October '16

For the Business of Apparel Decorating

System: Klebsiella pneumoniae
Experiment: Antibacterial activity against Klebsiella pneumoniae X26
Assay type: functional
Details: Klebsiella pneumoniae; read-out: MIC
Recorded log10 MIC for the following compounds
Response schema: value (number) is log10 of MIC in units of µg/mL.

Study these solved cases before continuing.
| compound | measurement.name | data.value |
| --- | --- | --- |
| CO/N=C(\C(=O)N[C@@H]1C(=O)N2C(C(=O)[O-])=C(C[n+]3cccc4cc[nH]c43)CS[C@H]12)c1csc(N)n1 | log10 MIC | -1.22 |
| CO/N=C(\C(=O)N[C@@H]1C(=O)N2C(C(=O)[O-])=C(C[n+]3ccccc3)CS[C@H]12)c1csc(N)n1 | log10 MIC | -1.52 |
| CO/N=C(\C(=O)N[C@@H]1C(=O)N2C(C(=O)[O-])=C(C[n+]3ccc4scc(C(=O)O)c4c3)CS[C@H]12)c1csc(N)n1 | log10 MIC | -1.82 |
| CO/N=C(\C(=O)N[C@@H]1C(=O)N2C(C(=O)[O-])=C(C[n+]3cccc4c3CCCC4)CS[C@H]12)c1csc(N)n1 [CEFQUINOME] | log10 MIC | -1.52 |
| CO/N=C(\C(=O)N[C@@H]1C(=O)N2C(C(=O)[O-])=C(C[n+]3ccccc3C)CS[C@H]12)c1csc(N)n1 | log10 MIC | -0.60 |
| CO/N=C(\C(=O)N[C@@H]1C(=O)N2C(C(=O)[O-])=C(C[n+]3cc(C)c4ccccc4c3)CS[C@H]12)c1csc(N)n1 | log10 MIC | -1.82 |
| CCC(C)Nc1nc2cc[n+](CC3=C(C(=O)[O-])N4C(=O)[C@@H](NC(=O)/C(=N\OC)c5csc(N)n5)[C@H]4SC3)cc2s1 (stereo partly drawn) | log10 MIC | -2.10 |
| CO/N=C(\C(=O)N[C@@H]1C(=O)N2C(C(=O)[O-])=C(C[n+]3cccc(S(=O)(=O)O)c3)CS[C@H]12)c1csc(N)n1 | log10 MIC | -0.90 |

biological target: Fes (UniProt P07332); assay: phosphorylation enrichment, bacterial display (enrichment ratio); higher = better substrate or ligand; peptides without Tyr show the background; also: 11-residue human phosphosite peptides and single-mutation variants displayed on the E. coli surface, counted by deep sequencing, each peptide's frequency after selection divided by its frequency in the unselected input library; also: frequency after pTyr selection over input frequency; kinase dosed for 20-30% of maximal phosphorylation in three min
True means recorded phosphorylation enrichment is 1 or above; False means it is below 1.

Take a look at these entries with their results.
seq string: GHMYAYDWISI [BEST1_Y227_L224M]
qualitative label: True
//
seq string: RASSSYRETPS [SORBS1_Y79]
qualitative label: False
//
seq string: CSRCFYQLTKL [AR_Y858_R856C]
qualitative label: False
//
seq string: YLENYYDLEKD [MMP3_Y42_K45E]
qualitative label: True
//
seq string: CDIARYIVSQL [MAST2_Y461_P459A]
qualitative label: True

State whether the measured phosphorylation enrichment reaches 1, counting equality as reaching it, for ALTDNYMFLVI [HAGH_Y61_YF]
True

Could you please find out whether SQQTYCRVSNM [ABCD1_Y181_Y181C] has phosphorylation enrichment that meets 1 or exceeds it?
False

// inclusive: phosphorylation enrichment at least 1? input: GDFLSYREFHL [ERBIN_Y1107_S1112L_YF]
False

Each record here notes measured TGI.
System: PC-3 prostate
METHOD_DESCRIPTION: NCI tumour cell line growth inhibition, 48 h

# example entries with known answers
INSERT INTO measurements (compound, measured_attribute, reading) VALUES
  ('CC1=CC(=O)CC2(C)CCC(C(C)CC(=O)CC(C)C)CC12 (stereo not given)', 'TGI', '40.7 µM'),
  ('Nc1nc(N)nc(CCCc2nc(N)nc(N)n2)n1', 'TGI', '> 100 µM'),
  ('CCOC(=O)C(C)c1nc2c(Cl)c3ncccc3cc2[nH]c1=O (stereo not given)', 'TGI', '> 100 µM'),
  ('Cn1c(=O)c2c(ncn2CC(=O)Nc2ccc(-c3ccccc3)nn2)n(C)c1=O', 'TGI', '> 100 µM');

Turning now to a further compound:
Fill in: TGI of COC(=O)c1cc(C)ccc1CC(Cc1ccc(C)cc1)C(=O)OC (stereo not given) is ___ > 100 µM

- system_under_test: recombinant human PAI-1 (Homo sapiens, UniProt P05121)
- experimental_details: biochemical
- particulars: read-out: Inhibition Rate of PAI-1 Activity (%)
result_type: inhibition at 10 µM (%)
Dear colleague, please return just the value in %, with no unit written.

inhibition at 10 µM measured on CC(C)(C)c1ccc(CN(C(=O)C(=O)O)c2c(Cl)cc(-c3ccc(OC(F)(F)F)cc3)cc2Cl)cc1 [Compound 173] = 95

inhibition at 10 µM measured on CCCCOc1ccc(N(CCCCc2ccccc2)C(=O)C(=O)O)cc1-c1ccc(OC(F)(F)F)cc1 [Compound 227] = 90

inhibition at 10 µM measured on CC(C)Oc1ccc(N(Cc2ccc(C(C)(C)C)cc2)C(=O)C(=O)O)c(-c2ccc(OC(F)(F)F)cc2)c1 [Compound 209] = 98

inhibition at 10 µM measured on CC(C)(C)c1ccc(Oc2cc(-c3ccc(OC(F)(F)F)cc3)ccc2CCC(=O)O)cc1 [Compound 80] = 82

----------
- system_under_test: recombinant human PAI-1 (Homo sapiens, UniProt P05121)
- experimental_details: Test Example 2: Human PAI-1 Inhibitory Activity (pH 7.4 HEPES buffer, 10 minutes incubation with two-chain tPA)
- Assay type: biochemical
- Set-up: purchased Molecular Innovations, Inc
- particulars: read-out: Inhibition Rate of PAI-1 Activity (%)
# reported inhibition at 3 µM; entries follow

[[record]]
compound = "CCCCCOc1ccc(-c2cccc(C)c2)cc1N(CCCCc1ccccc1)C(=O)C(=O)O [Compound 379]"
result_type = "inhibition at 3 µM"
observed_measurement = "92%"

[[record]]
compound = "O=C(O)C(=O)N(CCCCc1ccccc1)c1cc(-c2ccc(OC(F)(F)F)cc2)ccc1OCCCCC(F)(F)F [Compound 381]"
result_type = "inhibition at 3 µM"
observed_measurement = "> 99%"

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16 || P R I N T W E A R O C T O B E R 2 0 1 6 your values, beliefs, and convictions in the face of opposition. If you don't trust yourself, how can you conceivably trust others or have others see you as trust- worthy? Here are several suggestions Dudley and Cooper offer to develop self-trust: • Set aside quiet time to listen to your inner thoughts. That voice will be calm and genuine. Record those thoughts in a journal. • Ask yourself often: "What outcome do I want?" "Am I looking at the big picture?" "Are my actions consistent with my set of values?" • Become more aware of the link be- tween your intentions and your feel- ings and actions. Voice your inten- tions out loud, but in private. Hear your voice as you try to convince yourself of your thoughts. BEING TRUSTWORTHY, AND TRUSTING OTHERS In Situation 2, many business owners would wrestle with the issue of discussing a business decision with their employees while maintain- ing a degree of trustworthiness. The inner struggle might include the following questions: When is the right time to announce an op- erational change in a way the staff will accept? How can I clearly explain what I hope to achieve and still respect the needs of others? I will need my employees' insight and perspective to make the right decision, but will I stir up a hornet's nest? Situation 3 presents an equally sensitive issue—trusting others. How much of the lifeblood of your company are you putting in jeopardy if you disclose sensitive information to the very people who could have the greatest impact on your success? Do you give access to some and withhold the information from others? What are the best and worst things that could happen? Does the potential gain outweigh the potential risk? When faced with such gut-wrenching challenges, we occasionally commit the mortal sin of not taking the time to ask the tough ques- tions or seeking the wisdom of mentors or advisors. When we fail in this way, we're demonstrating not only a weak ability to trust others but a lack of trustworthiness. Dudley and Cooper call this issue putting the "us" back in trust, and offer a variety of ways we can come to trust others and to be- come trustworthy ourselves: • Get to know people as people—their hopes, dreams, fears, and expectations. Listen carefully to the tone of their voices and ob- serve body language; place less importance on the actual words they speak. • Show leadership by being present and visible. Yogi Berra—the late New York Yankee catcher, Baseball Hall of Famer, and no- torious coiner of apropos, yet distorted, phrases—once noted wisely that, "Much can be observed by just watching." • Seek to understand. Spend more time asking questions than talking. • Deliver on your promises, becoming predictable and dependable across situations and over time, and demonstrate sincere concern by expressing empathy; not just in words, but in actions. • Audit your company's "trust account," wherein "deposits" are the things others do that inspire you to trust them, and "with- drawals" are those things they do that lead to mistrust and doubt in your eyes. • Consider what your "trust account" statement would look like based on your actions in the eyes of others. AN ADAGE, REVISITED In my writing, I've often cited the belief that, "People buy from peo- ple who they like, trust, and with whom it is convenient to do busi- ness." Try treating your employees as if they were your customers, by seeking, each day, to understand their needs and motivations, so they can better buy into your company's vision. Take the time now to become a student of trust before scenarios like the ones described above present themselves and you're forced to take a crash course in its wisdom and power. Good luck! YOUR PERSONAL BUSINESS TRAINER

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